Michael Jordan Made Karl Malone Want to See His Moves in the Air Over and Over Again Since They Were So Extraordinary: ‘I Wish He Could Do That Again’

Utah Jazz legend Karl Malone opted not to participate in ESPN’s The Last Dance, the 10-part docuseries about Michael Jordan and the Chicago Bulls. Director Jason Hehir revealed in May 2020 that Malone turned down an opportunity to be in the popular docuseries “through another party,” causing some fans to speculate the Mailman didn’t like MJ.

While Malone wasn’t in The Last Dance to talk about Jordan, he did briefly speak about the six-time champion in 1990 in NBA Entertainment’s Michael Jordan’s Playground.

Karl Malone praised Michael Jordan in 1990

At the beginning of Michael Jordan’s Playground, Magic Johnson, Clyde Drexler, Mitch Richmond, and Malone talk about their admiration for the Bulls superstar. Malone, who was drafted a year after Jordan, said some nice things about the UNC product.

“You watch him, and he’ll do something, and you’d be like, ‘Hmm, I wish he could do that again,'” Malone said about Jordan.

Jordan is undoubtedly one of the best dunkers and finishers in NBA history. His incredible jumping ability helped him dunk over centers and defy gravity by hanging in the air and finishing in heavy traffic.

Malone is one of the few players who had a winning record against Jordan in the regular season. Unfortunately for the Jazz icon, he never beat Superman when it mattered most.

Karl Malone lost two Finals to Michael Jordan

Jordan and Malone faced each other 24 times in the regular season, with the latter going 13-11. Black Jesus averaged 33.2 points, 6.4 rebounds, and 4.7 assists, while King Karl put up 26.4 points and 10.6 rebounds per game.

Malone may have had the advantage over Jordan in the regular season, but it was a different story in the postseason. The Bulls and Jazz met in back-to-back Finals in 1997 and 1998. Chicago won both series in six games, preventing Malone and John Stockton from reaching the promised land.

Jordan averaged 32.3 points, 7.0 rebounds, and 6.0 assists in the 1997 Finals. He admitted in The Last Dance that Malone winning the 1996-97 regular-season MVP motivated him to destroy the Jazz. The 10-time scoring champion followed up his performance in the 1997 Finals with averages of 33.5 points, 4.0 rebounds, and 2.3 assists in the 1998 Finals.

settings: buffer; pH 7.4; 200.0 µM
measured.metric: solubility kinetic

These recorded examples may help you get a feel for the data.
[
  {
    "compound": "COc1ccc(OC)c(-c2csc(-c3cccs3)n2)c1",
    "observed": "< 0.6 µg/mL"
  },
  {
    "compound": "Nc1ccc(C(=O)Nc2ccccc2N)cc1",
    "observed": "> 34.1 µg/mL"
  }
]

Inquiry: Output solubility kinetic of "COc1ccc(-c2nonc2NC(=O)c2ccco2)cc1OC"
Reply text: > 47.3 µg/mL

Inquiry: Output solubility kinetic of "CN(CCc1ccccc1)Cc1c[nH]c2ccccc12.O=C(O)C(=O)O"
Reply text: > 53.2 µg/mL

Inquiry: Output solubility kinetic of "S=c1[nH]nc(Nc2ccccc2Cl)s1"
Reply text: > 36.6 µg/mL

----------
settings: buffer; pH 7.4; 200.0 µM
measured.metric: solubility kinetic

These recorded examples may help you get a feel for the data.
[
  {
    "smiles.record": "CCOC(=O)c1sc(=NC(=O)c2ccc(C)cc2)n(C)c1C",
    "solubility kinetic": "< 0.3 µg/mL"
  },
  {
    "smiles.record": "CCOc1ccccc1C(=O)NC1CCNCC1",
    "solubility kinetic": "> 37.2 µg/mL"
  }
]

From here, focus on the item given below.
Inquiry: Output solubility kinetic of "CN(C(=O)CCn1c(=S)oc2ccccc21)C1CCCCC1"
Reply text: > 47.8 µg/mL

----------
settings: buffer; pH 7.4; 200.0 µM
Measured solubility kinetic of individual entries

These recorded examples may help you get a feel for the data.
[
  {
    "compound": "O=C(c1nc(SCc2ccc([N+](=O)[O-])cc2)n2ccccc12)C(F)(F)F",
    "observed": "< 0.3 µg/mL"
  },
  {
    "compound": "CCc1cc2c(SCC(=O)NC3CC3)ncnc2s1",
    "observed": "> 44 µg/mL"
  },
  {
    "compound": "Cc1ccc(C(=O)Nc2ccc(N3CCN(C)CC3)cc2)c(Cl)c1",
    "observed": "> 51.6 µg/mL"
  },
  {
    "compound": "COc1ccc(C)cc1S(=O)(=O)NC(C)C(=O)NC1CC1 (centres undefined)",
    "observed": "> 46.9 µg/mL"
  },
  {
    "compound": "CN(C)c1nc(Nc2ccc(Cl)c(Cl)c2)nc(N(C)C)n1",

Malone averaged 24.4 points, 10.4 rebounds, and 3.7 assists in 12 games against the Bulls in the Finals, which are stellar numbers. However, he had arguably the biggest turnover in Finals history in 1998.

MJ stole the ball from the Mailman in Game 6 with Utah up one

The Jazz had a 86-85 lead over the Bulls in Game 6 of the 1998 Finals with under 30.0 seconds left in regulation. It appeared they would force a Game 7. However, Jordan had other ideas.

With 20.6 seconds remaining, Jordan stole the ball from Malone, who didn’t see the one-time Defensive Player of the Year come from the weak side. Bulls head coach Phil Jackson decided not to call a timeout so the Jazz couldn’t set their defense. Jordan had the ball on the left side of the floor, drove to the middle, crossed over Bryon Russell, and hit a jumper with 5.2 seconds left to give the Bulls a one-point lead.

Utah had one final chance to win the game on their next possession, but Stockton missed a 3-pointer. The Bulls won their sixth title in eight years, and Malone was predictably frustrated in the postgame locker room.

“I don’t know. They got the ball. That’s fine. Whatever,” Malone said. “It’s the same thing, over and over, every year. I’m tired of it. We fought hard. The guys did a good job. It’s a tough loss. Give them credit.”

Malone went on the Bulls’ bus to congratulate Jordan and the entire Chicago team for winning the title. It was a classy gesture by one of the top players in NBA history.

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